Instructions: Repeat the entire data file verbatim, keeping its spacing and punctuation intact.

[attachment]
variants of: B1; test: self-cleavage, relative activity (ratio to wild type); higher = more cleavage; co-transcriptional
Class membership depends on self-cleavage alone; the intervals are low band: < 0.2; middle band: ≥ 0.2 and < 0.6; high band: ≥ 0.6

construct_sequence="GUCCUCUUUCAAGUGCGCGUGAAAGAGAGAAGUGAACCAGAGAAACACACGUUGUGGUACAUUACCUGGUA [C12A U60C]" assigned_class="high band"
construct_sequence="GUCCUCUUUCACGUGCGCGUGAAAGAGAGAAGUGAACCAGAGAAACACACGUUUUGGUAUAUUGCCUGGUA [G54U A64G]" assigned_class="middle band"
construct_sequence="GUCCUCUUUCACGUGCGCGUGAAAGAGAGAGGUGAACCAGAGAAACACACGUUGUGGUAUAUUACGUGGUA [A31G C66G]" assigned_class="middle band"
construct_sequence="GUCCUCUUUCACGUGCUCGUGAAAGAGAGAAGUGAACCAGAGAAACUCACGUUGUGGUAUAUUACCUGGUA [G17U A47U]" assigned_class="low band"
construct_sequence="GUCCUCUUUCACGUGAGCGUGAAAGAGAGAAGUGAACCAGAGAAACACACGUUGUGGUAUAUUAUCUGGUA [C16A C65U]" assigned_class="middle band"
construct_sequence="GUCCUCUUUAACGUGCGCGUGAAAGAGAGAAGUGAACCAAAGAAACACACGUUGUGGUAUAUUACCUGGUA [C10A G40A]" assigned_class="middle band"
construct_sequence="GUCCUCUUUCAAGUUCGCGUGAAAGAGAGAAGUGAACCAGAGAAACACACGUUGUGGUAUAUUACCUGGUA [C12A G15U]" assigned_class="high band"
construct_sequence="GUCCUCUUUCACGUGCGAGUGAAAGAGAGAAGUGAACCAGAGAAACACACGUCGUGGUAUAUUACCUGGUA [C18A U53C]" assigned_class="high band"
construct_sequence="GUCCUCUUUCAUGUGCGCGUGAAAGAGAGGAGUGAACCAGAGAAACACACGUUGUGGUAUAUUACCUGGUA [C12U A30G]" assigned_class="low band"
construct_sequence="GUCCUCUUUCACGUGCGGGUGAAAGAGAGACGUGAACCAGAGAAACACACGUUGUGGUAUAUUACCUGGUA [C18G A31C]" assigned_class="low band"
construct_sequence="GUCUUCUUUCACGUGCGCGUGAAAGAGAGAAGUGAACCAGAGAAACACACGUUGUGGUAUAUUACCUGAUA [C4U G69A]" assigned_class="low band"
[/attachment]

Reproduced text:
variants of: B1; test: self-cleavage, relative activity (ratio to wild type); higher = more cleavage; co-transcriptional
Class membership depends on self-cleavage alone; the intervals are low band: < 0.2; middle band: ≥ 0.2 and < 0.6; high band: ≥ 0.6

construct_sequence="GUCCUCUUUCAAGUGCGCGUGAAAGAGAGAAGUGAACCAGAGAAACACACGUUGUGGUACAUUACCUGGUA [C12A U60C]" assigned_class="high band"
construct_sequence="GUCCUCUUUCACGUGCGCGUGAAAGAGAGAAGUGAACCAGAGAAACACACGUUUUGGUAUAUUGCCUGGUA [G54U A64G]" assigned_class="middle band"
construct_sequence="GUCCUCUUUCACGUGCGCGUGAAAGAGAGAGGUGAACCAGAGAAACACACGUUGUGGUAUAUUACGUGGUA [A31G C66G]" assigned_class="middle band"
construct_sequence="GUCCUCUUUCACGUGCUCGUGAAAGAGAGAAGUGAACCAGAGAAACUCACGUUGUGGUAUAUUACCUGGUA [G17U A47U]" assigned_class="low band"
construct_sequence="GUCCUCUUUCACGUGAGCGUGAAAGAGAGAAGUGAACCAGAGAAACACACGUUGUGGUAUAUUAUCUGGUA [C16A C65U]" assigned_class="middle band"
construct_sequence="GUCCUCUUUAACGUGCGCGUGAAAGAGAGAAGUGAACCAAAGAAACACACGUUGUGGUAUAUUACCUGGUA [C10A G40A]" assigned_class="middle band"
construct_sequence="GUCCUCUUUCAAGUUCGCGUGAAAGAGAGAAGUGAACCAGAGAAACACACGUUGUGGUAUAUUACCUGGUA [C12A G15U]" assigned_class="high band"
construct_sequence="GUCCUCUUUCACGUGCGAGUGAAAGAGAGAAGUGAACCAGAGAAACACACGUCGUGGUAUAUUACCUGGUA [C18A U53C]" assigned_class="high band"
construct_sequence="GUCCUCUUUCAUGUGCGCGUGAAAGAGAGGAGUGAACCAGAGAAACACACGUUGUGGUAUAUUACCUGGUA [C12U A30G]" assigned_class="low band"
construct_sequence="GUCCUCUUUCACGUGCGGGUGAAAGAGAGACGUGAACCAGAGAAACACACGUUGUGGUAUAUUACCUGGUA [C18G A31C]" assigned_class="low band"
construct_sequence="GUCUUCUUUCACGUGCGCGUGAAAGAGAGAAGUGAACCAGAGAAACACACGUUGUGGUAUAUUACCUGAUA [C4U G69A]" assigned_class="low band"